Orbital inflammation a response, not a diagnosis

October 1, 2005

London—Orbital inflammation occurs as the result of an underlying disease process and is not itself a diagnosis. Geoffrey E. Rose, MBBS, instructed ophthalmologists on how best to approach these cases and arrive at a meaningful diagnosis and appropriate course of treatment.

London-Orbital inflammation occurs as the result of an underlying disease process and is not itself a diagnosis. Geoffrey E. Rose, MBBS, instructed ophthalmologists on how best to approach these cases and arrive at a meaningful diagnosis and appropriate course of treatment.

"The most important point is that orbital inflammation is a tissue response and not a diagnosis. Whenever a pathology report lists 'inflammation,' this is not the diagnosis, but rather only the process," he emphasized.

In the presence of orbital inflammation, there can be infective pathogens (bacterial, fungal, or yeast, and parasitic agents) and noninfective processes (chemical and neoplastic, vasculitic, and ischemic inflammation).

Underlying pathology

Dr. Rose described numerous cases of inflammation that was the result of many different underlying pathologies. In the case of one patient who presented with clinically obvious inflammation, nonsteroidal anti-inflammatory drugs were prescribed for a marked inflammatory response, but the actual diagnosis was a leaking deep orbital dermoid.

Another example involved two patients who presented with orbital inflammation that was treated with systemic steroids prior to referral: One patient's ultimate diagnosis was systemic lymphoma involving the orbit, and the other had myeloid leukemia. In both cases there had been a clinical response to administration of systemic steroids, but the steroids had failed to address the actual pathology.

Another patient presented with inflammation and pain of 3 weeks' duration; the ultimate diagnosis was rhabdomyosarcoma. Likewise, a patient presenting with orbital cellulitis had received a previous diagnosis of sinusitis and undergone exploratory sinus surgery before referral; he actually had necrotic adenocarcinoma in the inferior rectus muscle.

The message in all these cases, Dr. Rose emphasized, is that the inflammation was secondary to another underlying process and ophthalmologists should be alert to this.

Idiopathic inflammation

He discussed patients with true idiopathic inflammatory disease, in which another cause cannot be determined.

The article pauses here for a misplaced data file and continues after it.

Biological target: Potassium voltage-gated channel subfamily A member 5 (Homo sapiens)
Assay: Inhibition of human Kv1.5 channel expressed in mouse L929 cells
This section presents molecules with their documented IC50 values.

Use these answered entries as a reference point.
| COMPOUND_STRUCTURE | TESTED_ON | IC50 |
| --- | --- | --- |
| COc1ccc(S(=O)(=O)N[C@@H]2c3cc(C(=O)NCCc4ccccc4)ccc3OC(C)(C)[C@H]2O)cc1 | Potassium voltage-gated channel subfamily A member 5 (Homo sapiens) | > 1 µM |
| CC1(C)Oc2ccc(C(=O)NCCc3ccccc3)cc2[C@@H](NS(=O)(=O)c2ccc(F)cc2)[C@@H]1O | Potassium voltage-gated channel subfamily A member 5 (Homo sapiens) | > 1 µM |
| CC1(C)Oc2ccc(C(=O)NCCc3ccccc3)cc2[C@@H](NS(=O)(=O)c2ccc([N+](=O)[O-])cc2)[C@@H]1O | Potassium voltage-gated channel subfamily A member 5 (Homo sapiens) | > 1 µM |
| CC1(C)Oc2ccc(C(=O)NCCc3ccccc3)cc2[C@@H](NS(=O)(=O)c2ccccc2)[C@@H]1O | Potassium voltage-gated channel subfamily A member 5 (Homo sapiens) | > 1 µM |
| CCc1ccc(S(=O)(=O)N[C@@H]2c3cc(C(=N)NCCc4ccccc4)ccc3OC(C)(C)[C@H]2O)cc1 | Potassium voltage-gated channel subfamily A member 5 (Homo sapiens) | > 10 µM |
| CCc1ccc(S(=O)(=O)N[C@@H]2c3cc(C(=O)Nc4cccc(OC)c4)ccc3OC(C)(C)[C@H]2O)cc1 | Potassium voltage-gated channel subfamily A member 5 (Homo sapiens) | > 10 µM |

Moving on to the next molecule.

"I have banned the use of the term 'pseudotumor' in the hospital, because the term is a dangerous anachronism. It is not a diagnosis. I advise that clinicians use 'idiopathic inflammation' where the cause is unknown, and that they remain open-minded to the possible later discovery of an underlying cause," he stated.

In four patients who were given a diagnosis of "pseudotumor" prior to referral, one had been treated with steroids for 15 months and ultimately developed no light perception vision. She was later found to have a tuberculoma within the orbit.

"If she had had a biopsy, she would have received appropriate treatment and not lost her vision," Dr. Rose said.

Of the remaining three patients, one had been treated for a year with systemic steroids for "pseudotumor" but had myeloid leukemia, a child was treated for about 6 weeks for "pseudotumor" but had a large rhabdomyosarcoma, and the third was treated with steroids for "pseudotumor" but had a low-flow dural shunt, Dr. Rose explained.

He advised that biopsy should be considered in all patients presenting with apparent orbital inflammation and infiltrative changes on imaging, except for orbital myositis and orbital apex syndromes that follow a typical clinical course.

"I also apply the principle that I do not pre-treat infiltrative disease with steroids except for orbital myositis and orbital apex syndromes that have the very characteristic histories, clinical signs, imaging findings, and therapeutic responses. For orbital apex syndromes, the risks of biopsy are somewhat higher than the risks of missing an underlying diagnosis, and biopsy in these cases should be reserved for those that do not follow a typical inflammatory pattern. I now go as far as to say that the empirical steroid treatment of orbital disease is unjustified, confuses the diagnosis, and might be considered medico-legally negligent," he said.